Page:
University of California, San Diego
8:45 Opening Remarks, Meeting Agenda and Overview Najmabadi
Special Issues 1: Modeling of Disruptions and Their Effects
9:00 PPPL Tools for EM Analyses Jardin
9:45 Thermal Effects of Disruptions Hassanein
More Special Issues
10:30 Starlite Costing Issues Miller
Afternoon Parallel Meetings of the Physics and Engineering Groups
Physics Group: (Fusion Library, 459 EBU-II)
1:15 Determination of Slot Lengths of Divertor for Demo B.J. Lee
1:45 COE Physics Tradeoff Bathke
2:30 RF Current Drive for RS Demo Options Mau
3:00 RS Comparison with Second Stability Ehst
3:30 RS Equilibrium and Stability Update Jardin
Reverse Shear General Discussion Period All
4:15 Revised Figure of Merit for Divertor B.J. Lee
4:30 Current Drive Figure of Merit Ehst
5:00 Physics Figure of Merit Status and Direction Mau
Figure of Merit General Discussion Period All
5:45 Starlite Presentation at ST Workshop May/Bathke/Jardin
Engineering Group: (Engineering Group: Building 302 Conference Room)
12:30 Liquid Metal Heat Transfer Enhancements Tillack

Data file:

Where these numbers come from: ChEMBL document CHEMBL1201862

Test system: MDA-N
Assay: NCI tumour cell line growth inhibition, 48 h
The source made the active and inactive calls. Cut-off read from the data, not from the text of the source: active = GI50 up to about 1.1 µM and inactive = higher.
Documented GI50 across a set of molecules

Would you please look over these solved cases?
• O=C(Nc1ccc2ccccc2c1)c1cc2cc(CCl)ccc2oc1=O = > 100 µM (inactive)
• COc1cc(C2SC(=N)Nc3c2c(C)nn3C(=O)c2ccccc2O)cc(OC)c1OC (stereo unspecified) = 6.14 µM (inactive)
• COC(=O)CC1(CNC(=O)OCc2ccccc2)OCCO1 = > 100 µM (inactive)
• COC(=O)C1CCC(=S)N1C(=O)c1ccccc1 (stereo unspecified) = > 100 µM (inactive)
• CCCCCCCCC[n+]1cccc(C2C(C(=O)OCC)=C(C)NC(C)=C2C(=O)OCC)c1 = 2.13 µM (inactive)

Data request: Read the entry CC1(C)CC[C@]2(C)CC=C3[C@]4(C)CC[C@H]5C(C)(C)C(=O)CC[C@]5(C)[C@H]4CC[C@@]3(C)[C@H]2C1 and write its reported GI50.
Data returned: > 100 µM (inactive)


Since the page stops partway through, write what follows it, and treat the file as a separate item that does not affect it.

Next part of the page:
1:00 Heat Transfer Results and Modeling Capabilities Hua (Tillack)
Establishing the Engineering Baseline
1:30 Engineering Group Status and Goals Tillack
(Design Status, Major Milestones, Key Issues to be Resolved)
[All following talks should include Proposed Design Approach, Details and Critical Characteristics of Specific Configuration, and List of Performance Parameters To Be Achieved. Do Not Need to Discuss or Present All Of The Material, But it Must Be Available To Support The Development of the Design Baseline.]
1:45 Power Core Configuration and Maintenance Approach Lee
2:30 Summary of ARIES/PULSAR Configuration and Maintenance Najmabadi
2:45 Vacuum Vessel and Main Support Structure Sviatoslavsky
3:15 Magnet Configuration Bromberg
3:45 Divertor Wong
4:15 First Wall and Blanket Sze
4:45 Neutronics and Shielding El-Guebaly
Starlite Demo Project Meeting
Room 584, Engr Building Unit 2, University of California, San Diego
Thursday, 26 October 1995
General Session of Engineering Meeting
8:30 Structural Analysis of TPX Disruption Events E. Reis
9:15 RF Heating and Current Drive Mau
9:45 System Code Input Summary El-Guebaly/Bathke
10:15 Engineering Wrapup Tillack
Full Project Meeting - Starlite Progress Reports
10:45 Starlite Strawman Results and Discussion Bathke
1:00 Physics Results/Chosen Plasma Operating Parameters Jardin
2:00 Summary of Engineering Design Approach/Parameters Tillack
3:00 Safety and Licensing for Starlite Design Steiner
3:30 Starlite Design Integration Process Najmabadi
4:30 Configuration working group (plumbing, ducts, ports, etc.)
Adjourn for Dinner
Friday, 27 October 1995
Room 584, Engr Building Unit 2, University of California, San Diego
8:30 Design Integration Group Meeting
9:30 Project Work Plan and Near Term Milestones, discussion Najmabadi